No Reason For Durham To Keep The Luggage In Addition To Sanction - Marcus North > Cricket News, cricinfo, mobilecric, cricbuzz, livescore and more
Cricket news - No reason for Durham to hold baggage of sanction any more - Marcus North
It has been a well-documented tale of hardship, one that would elicit sympathy from even the hardest of souls. Durham were not just forcibly relegated in the Championship by the ECB at the end of the 2016 season because of financial issues, they were also hit with points penalties for the next season, had to follow strict financial plans and lost out on lucrative international fixtures. To some, it was just punishment for financial incompetence. To the vast majority of others, it was seen as punitive.
Whatever the rights and wrongs of the issue, these were, of course, not the only impacts on Durham. The punishments were seen by many at the club as a kick in the teeth. Although publicly they made the right noises about getting on with it, making the best of a bad situation, anger, frustration and sadness lingered for those left to pick up the pieces. And there haven't been that many people left to do that.
Some of Durham's most talented players, such as Keaton Jennings, opted for pastures new in the knowledge that Division Two cricket was unlikely to sustain their international ambitions. Others who stayed for a time, such as highly-rated all-rounder Paul Coughlin, deserted once it became apparent that restoring the club to prominence was not going to be a quick fix. The drain on the first-team squad has been huge.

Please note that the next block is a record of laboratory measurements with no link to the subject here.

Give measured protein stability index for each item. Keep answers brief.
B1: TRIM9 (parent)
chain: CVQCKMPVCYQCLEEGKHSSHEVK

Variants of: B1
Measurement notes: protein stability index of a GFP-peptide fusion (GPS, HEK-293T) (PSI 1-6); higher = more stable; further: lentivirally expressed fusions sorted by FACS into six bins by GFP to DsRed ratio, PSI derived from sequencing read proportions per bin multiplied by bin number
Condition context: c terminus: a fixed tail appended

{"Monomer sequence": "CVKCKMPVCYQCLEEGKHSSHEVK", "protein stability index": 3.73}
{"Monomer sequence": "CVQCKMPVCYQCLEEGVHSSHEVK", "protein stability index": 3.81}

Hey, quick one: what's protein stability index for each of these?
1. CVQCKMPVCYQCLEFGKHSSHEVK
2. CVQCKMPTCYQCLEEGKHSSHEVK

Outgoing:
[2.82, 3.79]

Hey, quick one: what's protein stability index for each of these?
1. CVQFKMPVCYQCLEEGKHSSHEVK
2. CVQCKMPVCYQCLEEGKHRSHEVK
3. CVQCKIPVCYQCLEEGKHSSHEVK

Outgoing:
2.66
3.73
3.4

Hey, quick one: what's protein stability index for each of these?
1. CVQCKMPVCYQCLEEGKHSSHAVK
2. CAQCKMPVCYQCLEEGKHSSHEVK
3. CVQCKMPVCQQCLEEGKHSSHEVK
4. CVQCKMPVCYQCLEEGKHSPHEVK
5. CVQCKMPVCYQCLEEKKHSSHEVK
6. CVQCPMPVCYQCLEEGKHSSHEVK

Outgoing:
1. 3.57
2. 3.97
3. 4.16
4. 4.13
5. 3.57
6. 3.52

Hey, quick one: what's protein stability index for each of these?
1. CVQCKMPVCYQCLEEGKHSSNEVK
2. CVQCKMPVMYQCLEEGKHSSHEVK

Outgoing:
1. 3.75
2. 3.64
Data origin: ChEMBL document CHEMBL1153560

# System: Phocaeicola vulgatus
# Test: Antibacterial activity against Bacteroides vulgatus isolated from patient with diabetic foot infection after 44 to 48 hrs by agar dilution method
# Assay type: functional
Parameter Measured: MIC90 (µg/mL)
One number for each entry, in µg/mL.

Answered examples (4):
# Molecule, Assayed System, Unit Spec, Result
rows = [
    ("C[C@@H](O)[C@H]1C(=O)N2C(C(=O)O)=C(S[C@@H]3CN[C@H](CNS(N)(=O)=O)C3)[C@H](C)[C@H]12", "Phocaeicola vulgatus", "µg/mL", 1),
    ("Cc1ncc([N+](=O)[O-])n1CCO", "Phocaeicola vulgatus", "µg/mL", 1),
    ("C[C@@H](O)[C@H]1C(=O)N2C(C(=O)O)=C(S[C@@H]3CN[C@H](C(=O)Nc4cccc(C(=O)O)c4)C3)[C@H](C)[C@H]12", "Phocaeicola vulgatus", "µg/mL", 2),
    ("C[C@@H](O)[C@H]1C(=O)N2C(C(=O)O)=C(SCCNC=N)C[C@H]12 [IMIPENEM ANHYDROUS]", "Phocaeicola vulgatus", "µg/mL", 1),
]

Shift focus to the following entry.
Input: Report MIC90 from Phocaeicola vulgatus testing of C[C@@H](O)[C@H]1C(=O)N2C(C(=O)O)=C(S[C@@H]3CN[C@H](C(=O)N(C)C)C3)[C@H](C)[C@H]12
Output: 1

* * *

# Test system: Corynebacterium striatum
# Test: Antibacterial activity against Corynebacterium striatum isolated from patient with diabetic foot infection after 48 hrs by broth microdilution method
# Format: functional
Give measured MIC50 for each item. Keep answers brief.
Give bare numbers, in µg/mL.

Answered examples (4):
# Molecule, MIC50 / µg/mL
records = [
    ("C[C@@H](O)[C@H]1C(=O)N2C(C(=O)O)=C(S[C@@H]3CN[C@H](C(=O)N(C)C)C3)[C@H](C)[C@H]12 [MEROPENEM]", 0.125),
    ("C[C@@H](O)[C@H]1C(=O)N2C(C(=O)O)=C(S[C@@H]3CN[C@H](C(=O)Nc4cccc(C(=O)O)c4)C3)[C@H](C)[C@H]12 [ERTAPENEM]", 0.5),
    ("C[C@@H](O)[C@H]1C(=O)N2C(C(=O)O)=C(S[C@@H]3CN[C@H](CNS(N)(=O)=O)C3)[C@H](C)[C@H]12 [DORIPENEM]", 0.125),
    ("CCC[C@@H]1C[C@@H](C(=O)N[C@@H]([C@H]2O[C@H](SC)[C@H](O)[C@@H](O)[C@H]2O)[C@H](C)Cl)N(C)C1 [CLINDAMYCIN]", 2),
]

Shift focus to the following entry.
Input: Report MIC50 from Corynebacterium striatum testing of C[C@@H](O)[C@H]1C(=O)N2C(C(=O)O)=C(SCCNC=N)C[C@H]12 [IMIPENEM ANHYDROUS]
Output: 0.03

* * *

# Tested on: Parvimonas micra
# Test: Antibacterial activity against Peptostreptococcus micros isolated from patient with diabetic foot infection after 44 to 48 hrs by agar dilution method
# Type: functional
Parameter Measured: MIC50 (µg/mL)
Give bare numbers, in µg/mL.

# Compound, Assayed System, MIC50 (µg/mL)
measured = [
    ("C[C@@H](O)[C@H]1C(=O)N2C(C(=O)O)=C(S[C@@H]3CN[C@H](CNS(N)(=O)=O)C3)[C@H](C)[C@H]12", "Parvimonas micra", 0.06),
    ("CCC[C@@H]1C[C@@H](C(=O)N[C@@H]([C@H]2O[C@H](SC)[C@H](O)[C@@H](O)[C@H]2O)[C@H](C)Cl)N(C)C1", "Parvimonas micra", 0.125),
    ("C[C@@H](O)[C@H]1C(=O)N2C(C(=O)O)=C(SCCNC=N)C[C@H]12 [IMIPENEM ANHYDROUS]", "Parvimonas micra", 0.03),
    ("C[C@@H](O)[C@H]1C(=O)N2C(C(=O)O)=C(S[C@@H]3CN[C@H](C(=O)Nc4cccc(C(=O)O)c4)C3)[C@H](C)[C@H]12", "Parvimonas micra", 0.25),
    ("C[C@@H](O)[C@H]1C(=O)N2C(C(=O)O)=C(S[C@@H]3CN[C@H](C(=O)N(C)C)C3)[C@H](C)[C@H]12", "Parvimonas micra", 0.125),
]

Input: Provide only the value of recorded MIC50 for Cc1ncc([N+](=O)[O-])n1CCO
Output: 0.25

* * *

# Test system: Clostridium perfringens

Unsurprisingly, it has had an effect on results. Last season, Durham finished third from bottom in Division Two of the County Championship and bottom of the North group in the One-Day Cup. They did make the quarter-finals of the T20 Blast but all told, it was a disappointing season and one which was not much of an improvement on the year before.
The performance of the side was understandable, perhaps, but not good enough for a club which had become serial winners over the previous decade, winning three Championship titles and two one-day competitions since 2008.
It did not come as a shock, then when Durham made changes to the coaching group this winter after other off-field changes last year which included Sir Ian Botham's appointment as Chairman and Tim Bostock's as chief executive.
In September, former Australian batsman Marcus North replaced the retiring Geoff Cook as the club's Director of Cricket while James Franklin, the former New Zealand all-rounder, has just been announced as Lead High Performance Coach, replacing Jon Lewis who left in December. The departures of Cook and Lewis, two long-serving stalwarts of the club, were not easy but the time was probably ripe for fresh voices and fresh ideas.
That is where North comes in. He has strong links to the north-east, having been Durham's overseas player in 2004, the first of five counties he played for. His wife, Joanne, is from the region - they met while North was playing club cricket in Gateshead - and they have lived in the north-east for the last five years while the 39-year-old has pursued business interests. When the opportunity came up for him to get back into the professional game, he jumped at the chance.
"I've always been a real supporter of Durham," he tells Cricbuzz. "They gave me an opportunity as my first overseas contract in county cricket. The club has always been held quite close to me. To be Director of Cricket at Durham is very exciting. It's something, at my time of life post-cricket, having been in the business world for three years, that I feel I have the experience for."